Typography specimen with white block letters appear on a black background.
The Typography of W. E. B. Du Bois
The typography in Du Bois's data visualizations was composed of simple lines for efficient transcription and has inspired contemporary designers.
Bauhaus Typography at 100
Presented in collaboration with the Letterform Archive, San Francisco What is Bauhaus typography, and why does it matter? Take a virtual tour of Letterform Archive’s exhibition Bauhaus Typography at 100, and get up close and personal with little-known works from the collection of Cooper Hewitt, Smithsonian Design Museum. Look at key pieces of graphic design...
The front and back covers of a book are shown. A collage of black-and-white photographs completely bleeds off all sides of the two covers. The cut-and-pasted photographs depict Black people of different ages, some with natural Afro hair styles. The title “RE:CREATION” and the author’s name are typeset in red Futura caps. One figure is highlighted with red ink, printed transparently over the black photograph. An outdoor sign for Jackson State College appears on the back cover.
Broadside Press and Black Graphic Design
Broadside: A single sheet of paper printed on one side only. For centuries, broadsides were a popular ephemeral format for distributing news, announcements, advertisements, or commentary in the form of ballads.  Between 1966 and 1975, Broadside Press in Detroit, Michigan published 81 books and dozens of poetry broadsides written and designed by Black writers and...
White background with black design. Black and white photograph of jazz musician Roscoe Mitchell occupies lower three-quarters of cover, set in black circle, with black concentric rings emanating outward. Upper one-quarter is white with black, blocky stylized lettering: Sound/ Roscoe/ Mitchell, and Sextet perpendicularly.
Laini Abernathy, Black Graphic Designer
Laini (Sylvia) Abernathy (who died in 2010) was an artist, designer, and activist. Cooper Hewitt is collecting album covers designed by this important designer, who contributed to the Black cultural scene in the late 1960s. Abernathy was part of the Black Arts Movement (BAM) in Chicago. BAM, a national movement founded after the assassination of...
Image features a poaster with blue and yellow background. In the foreground, an image of a Philips Miniwatt Type E444 diode-tetrode radio value lamp, in shades or grey and brown. "MiNiWATT" is printed in red, while "PHILIPS RADIO" is rendered in solid black letters, outlined in white. Please scroll down to read the blog post about this object.
“i’s” or “eyes”
When legendary French graphic designer A.M. Cassandre was hired in 1931 to produce this poster for the Dutch light bulb and radio tube manufacturer Philips, he was at the high point of his career. Together with fellow poster designer Charles Lupton, Cassandre had founded the printing and publishing collective Alliance Graphique in Paris, France.[1] Cassandre...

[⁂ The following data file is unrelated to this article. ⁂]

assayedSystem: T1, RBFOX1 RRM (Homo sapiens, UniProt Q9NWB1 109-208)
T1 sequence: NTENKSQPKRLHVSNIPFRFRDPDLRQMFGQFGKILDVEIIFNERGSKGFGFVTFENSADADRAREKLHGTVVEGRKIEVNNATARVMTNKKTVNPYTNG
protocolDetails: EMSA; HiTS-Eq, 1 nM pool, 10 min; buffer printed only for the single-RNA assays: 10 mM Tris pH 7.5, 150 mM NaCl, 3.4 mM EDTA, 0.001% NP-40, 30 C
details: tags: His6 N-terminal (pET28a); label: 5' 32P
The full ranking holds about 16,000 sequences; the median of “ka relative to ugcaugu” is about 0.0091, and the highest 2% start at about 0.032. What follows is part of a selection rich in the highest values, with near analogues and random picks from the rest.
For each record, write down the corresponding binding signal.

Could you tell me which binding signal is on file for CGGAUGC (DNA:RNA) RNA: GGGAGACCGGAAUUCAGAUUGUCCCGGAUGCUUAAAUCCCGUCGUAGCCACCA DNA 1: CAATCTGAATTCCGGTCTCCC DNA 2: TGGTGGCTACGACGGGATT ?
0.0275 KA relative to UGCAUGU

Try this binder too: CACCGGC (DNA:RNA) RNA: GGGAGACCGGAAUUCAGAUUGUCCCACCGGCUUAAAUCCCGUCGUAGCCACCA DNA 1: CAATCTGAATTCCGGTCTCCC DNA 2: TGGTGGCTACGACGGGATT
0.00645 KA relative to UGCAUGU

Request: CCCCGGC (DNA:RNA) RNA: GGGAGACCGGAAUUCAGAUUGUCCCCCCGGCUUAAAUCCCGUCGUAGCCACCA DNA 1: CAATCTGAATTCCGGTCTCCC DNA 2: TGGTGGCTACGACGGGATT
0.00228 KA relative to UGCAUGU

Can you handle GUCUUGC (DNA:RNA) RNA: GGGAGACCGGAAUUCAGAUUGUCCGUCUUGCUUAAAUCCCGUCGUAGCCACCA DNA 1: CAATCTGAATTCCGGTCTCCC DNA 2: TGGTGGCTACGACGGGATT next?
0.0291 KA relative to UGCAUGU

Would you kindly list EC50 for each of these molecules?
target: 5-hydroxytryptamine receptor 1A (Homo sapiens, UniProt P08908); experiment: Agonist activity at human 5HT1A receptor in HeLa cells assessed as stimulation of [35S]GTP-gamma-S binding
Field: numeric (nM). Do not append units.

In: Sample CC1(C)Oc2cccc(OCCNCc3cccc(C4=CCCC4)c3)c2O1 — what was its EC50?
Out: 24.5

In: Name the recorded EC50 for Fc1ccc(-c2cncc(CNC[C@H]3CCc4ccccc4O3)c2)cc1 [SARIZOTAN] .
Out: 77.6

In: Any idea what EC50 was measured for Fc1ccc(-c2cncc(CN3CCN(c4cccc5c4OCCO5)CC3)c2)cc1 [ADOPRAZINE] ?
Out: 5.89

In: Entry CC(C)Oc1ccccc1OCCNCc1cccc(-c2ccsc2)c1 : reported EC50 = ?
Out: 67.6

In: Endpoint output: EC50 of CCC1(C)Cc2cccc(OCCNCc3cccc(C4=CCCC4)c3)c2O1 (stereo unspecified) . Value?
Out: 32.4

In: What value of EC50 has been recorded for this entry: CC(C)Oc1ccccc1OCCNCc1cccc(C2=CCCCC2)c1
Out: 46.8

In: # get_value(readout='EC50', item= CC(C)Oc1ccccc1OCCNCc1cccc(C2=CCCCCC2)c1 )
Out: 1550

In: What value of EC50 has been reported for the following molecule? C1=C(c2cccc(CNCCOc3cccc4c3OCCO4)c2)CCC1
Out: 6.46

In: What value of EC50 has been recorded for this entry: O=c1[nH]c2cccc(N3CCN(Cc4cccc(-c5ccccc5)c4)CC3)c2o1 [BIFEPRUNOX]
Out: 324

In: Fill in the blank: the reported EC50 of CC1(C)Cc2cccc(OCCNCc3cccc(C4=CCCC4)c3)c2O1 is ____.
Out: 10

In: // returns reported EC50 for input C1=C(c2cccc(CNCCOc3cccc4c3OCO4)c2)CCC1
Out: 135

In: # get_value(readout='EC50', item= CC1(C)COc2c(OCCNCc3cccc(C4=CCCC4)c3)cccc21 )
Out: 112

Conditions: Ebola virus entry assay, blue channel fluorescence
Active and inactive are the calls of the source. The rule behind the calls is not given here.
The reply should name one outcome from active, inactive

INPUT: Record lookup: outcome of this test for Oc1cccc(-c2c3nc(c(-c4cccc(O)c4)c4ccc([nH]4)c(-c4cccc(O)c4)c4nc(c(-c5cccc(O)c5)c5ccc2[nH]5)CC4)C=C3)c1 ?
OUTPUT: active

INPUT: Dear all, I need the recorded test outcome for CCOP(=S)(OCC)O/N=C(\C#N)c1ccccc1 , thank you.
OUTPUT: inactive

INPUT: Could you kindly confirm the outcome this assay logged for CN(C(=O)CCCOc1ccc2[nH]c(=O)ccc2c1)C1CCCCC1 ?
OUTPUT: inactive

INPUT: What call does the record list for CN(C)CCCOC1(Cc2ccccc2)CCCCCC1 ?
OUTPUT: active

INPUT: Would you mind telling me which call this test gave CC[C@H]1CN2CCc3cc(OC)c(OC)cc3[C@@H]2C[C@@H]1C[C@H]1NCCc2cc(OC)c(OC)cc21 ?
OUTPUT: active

Jennifer Morla: Experimental Typography
In celebration of the milestone 20th anniversary of the National Design Awards, this week’s Object of The Day posts honor National Design Award winners. What does “typography” mean to you? Does the word stir up contempt for Comic Sans and Papyrus, or does it conjure a death match between Times New Roman and Helvetica? For...
Image features a black background with letter "S" outlined in blue, evoking a fluorescent light. A box of Orion light bulbs is in the foreground in the lower register of the poster, printed in blue, orange, and white. A light bulb hangs in the center of the upper register, with the word "Orion" printed across it, and printed in white and gold. Please scroll down to read the blog post about this object.
An Elusive “S”
Apart from several months spent at Iparművészeti Iskola, Budapest’s school of applied arts, József Bottlik[1] was a self-taught graphic designer. Bottlik began his career in 1919 and quickly established himself as a designer of eye-catching commercial product and film posters, including a celebrated 1927 design for Universal Film AG (UFA) for the film Metropolis.[2] Bottlik...
Image features a green, New York City street sign composed of a landscape-orientation rectangle with "W 125 St" in white letters. The "125" is largest, in the middle, and the other text is slightly smaller, on either side, and higher up. The material of the sign will reflect light, and appears in this image with a small diamond pattern, like a chain-link fence. Please scroll down to read the blog post about this object.
We’re Walkin’ Here!
The first street signs in New York City, known as “direction boards,” were posted in 1793 and were largely used on horsecars.[1] They were intended to “rationalize the city’s built environment,” and have undergone many changes over the years. The recognizable rectangular shape of today’s signs, like this one in Cooper Hewitt’s collection, date to...
Image features a light orange book cover showing the title, GEEK LOVE, in black hand-lettered capital letters at top, the words overlapping their mirrored images in dark orange. Printed below the title, in black capital letters: A NOVEL / KATHERINE DUNN. At the left edge, hand-lettered text repeats the title and author's name on the spine. Please scroll down to read the blog post about this object.
Book Geek
In celebration of World Pride, June Object of the Day posts highlight LGBTQ+ designers and design in the collection. What does it take to design a great book cover? An avid taste for literature surely helps, and so does an eccentric eye for images and type. Chip Kidd (American, b. 1964) has designed some of...